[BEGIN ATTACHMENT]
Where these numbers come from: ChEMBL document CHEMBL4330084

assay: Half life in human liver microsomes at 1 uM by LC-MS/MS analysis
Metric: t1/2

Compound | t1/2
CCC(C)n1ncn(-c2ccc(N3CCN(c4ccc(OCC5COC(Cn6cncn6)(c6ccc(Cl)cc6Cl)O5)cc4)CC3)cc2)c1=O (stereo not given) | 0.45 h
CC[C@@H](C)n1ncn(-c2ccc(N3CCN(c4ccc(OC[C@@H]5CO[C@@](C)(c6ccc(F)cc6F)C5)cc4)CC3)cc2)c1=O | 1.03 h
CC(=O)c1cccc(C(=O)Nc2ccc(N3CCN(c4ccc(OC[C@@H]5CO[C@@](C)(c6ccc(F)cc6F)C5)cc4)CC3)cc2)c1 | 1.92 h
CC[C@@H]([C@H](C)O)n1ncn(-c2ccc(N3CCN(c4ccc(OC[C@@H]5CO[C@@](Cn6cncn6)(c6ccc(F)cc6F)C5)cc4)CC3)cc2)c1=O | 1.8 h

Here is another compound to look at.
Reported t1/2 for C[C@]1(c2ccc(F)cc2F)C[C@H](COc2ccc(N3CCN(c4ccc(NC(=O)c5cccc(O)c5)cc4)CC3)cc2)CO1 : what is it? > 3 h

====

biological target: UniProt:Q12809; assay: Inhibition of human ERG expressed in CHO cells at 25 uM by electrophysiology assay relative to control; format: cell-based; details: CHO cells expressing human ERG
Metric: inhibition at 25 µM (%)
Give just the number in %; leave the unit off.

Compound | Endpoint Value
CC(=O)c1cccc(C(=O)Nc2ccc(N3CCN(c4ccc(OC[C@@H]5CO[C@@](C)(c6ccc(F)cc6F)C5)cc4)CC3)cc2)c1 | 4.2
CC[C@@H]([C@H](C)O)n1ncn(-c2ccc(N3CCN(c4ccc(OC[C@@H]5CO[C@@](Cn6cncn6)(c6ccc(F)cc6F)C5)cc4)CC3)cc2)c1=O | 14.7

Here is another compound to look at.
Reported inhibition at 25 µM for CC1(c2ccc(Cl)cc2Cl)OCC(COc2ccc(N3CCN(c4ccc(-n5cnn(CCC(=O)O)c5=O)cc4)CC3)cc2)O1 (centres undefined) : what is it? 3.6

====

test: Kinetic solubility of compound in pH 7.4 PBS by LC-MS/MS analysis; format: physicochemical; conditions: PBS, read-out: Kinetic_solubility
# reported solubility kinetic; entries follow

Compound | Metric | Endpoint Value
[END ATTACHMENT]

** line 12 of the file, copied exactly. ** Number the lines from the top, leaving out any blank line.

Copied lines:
biological target: UniProt:Q12809; assay: Inhibition of human ERG expressed in CHO cells at 25 uM by electrophysiology assay relative to control; format: cell-based; details: CHO cells expressing human ERG